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Port Lincoln’s Tunarama festival to bounce back

Tunarama will return to Port Lincoln under new leadership after being cancelled – but there are likely to be changes.

Mar 28, 2024, updated Mar 28, 2024
The Tuna Toss is the most popular event at Port Lincoln's Tunarama Festival. Photo: Fran Solly

The Tuna Toss is the most popular event at Port Lincoln's Tunarama Festival. Photo: Fran Solly

Port Lincoln Council Mayor Diana Mislov said “no one was more upset” than her when the iconic festival was cancelled, with the volunteer committee blaming Covid and other factors.

The community-led not for profit organisation announced last July that the 60-year-old event would not run in 2024 – a decision which Port Lincoln Mayor Diana Mislov told InDaily was not run past the council.

“Their decision to wind it up was not one that was discussed or put back to community, or even taken to council as an option to continue,” Mislov said.

“With the greatest of respect to that Tunarama committee, their decision to wind it up was something perhaps they could have come to community and to council and talked about before taking that approach.

“Council and the community itself would have rallied around to assist to continue the festival.”

While Mislov confirmed the festival would return, she said it was unlikely to be before 2026 at this stage.

The 2021 annual statement of Port Lincoln Tunarama Incorporated, the registered charity that ran the event, showed their total annual income as $39,000, while their costs in the same period reached $42,000. At that time the group had an estimated ten volunteers running the festival.

The mayor of Port Lincoln confirmed the council is in the process of planning a revitalised Tunarama festival. Photo: Fran Solly

Mislov said Port Lincoln Council approached organisers once the cancellation was announced, seeking to purchase the festival’s intellectual property rights.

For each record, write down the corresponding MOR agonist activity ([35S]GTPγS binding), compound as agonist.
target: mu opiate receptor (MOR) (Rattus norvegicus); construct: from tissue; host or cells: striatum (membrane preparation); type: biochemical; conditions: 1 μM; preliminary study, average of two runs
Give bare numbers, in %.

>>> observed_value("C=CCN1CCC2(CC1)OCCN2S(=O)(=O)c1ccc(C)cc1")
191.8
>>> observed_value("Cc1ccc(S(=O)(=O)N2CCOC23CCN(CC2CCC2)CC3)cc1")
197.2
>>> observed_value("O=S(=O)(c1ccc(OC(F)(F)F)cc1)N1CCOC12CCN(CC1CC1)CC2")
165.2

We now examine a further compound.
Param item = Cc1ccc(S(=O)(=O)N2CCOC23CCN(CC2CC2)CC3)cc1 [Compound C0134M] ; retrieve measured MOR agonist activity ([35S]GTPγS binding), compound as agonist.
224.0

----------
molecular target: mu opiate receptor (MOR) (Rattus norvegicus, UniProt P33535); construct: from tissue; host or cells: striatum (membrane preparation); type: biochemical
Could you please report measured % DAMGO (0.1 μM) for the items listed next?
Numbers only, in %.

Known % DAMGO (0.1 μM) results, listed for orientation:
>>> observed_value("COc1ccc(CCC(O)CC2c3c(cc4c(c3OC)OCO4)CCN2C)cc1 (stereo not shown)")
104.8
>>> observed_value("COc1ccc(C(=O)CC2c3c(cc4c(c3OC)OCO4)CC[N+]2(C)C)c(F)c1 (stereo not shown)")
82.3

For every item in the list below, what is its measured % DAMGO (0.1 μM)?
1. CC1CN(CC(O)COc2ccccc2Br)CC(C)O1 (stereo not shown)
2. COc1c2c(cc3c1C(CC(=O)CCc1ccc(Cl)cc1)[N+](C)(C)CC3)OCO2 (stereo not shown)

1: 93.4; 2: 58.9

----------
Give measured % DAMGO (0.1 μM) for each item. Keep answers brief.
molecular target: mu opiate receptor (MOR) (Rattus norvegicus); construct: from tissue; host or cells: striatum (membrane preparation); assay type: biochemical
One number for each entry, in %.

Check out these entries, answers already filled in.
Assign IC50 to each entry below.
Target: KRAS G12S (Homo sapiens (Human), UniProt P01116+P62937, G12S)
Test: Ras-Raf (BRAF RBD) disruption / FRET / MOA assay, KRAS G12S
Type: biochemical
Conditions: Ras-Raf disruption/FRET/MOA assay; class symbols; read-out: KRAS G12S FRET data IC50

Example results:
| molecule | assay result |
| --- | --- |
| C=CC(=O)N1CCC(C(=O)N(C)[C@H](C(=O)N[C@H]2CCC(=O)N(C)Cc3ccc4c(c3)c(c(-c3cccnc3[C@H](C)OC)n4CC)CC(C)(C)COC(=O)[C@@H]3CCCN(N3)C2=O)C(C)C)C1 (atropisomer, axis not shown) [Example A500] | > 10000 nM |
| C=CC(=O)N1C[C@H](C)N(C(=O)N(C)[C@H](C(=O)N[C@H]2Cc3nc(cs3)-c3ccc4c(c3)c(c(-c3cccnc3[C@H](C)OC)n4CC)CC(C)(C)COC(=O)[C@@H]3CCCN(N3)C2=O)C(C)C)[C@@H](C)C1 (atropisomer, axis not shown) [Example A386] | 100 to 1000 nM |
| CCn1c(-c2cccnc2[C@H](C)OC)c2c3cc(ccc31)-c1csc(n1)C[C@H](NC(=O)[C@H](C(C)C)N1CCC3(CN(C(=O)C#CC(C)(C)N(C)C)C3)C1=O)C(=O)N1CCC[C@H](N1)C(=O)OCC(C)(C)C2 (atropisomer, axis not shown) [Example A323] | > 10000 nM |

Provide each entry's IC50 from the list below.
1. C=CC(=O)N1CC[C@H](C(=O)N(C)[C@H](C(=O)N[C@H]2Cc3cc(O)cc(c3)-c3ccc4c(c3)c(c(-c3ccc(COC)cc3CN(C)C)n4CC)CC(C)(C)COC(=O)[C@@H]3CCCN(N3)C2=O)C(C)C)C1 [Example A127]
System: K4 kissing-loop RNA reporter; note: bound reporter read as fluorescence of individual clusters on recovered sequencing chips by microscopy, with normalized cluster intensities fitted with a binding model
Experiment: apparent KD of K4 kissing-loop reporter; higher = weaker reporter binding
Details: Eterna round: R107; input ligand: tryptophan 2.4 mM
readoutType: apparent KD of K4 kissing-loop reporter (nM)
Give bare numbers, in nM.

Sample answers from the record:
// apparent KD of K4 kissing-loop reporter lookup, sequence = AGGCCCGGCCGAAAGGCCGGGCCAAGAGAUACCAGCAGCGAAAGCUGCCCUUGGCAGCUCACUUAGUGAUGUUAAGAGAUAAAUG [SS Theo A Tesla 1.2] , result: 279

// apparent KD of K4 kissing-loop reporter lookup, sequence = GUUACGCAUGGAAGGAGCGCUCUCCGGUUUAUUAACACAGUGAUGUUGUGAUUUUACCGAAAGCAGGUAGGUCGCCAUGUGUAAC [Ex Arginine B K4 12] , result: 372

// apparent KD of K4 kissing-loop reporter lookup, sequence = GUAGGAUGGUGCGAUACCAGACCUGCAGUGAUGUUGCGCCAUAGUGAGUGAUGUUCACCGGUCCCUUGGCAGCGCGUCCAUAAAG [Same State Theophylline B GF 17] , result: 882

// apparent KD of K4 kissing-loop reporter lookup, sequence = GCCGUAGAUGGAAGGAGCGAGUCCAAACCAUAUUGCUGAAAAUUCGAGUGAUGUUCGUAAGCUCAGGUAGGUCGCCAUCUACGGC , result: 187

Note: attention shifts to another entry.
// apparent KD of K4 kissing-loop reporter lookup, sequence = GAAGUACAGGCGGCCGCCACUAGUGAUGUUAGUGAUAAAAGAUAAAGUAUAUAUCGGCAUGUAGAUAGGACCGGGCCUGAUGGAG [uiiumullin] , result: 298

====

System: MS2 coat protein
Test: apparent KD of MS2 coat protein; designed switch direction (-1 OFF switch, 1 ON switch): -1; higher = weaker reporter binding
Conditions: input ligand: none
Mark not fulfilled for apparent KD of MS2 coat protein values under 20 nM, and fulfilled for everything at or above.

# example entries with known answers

The council has now appointed regional tourism and events specialist Tilma Group to prepare a business plan for a new look Tunarama festival, in collaboration with the council’s Tourism and Economic Development team.

“This is an opportunity now for council to… invest some of ratepayers’ money in doing a really good thorough consultation process, with not just community but stakeholders, sponsors, the wider South Australian Tourism Commission and other interested parties,” Mislov said.

The mayor said the council was asking the public to help decide what the “best attributes of Tunarama” were, and what parts of the festival might be dropped.

“The opportunity is there for council to do I guess what the little volunteer committee may not have had the time or the energy [to do],” she said.

The new-look festival may have more of a focus on food and wine and local music while retaining aspects of the original festival, such as the iconic tuna toss.

“There’s all sorts of opportunity, we really want to showcase the best of Port Lincoln and Southern Eyre Peninsula,” Mislov said.

Mislov said she was grateful for the work the festival volunteers had done in past years.

“There’s a lot of fatigue in volunteers; they do so much, they don’t receive financial reward, they are often met with other volunteer organisations that are competing for the same sponsorship dollar,” she said.

Community consultation has now opened and runs until April 9.

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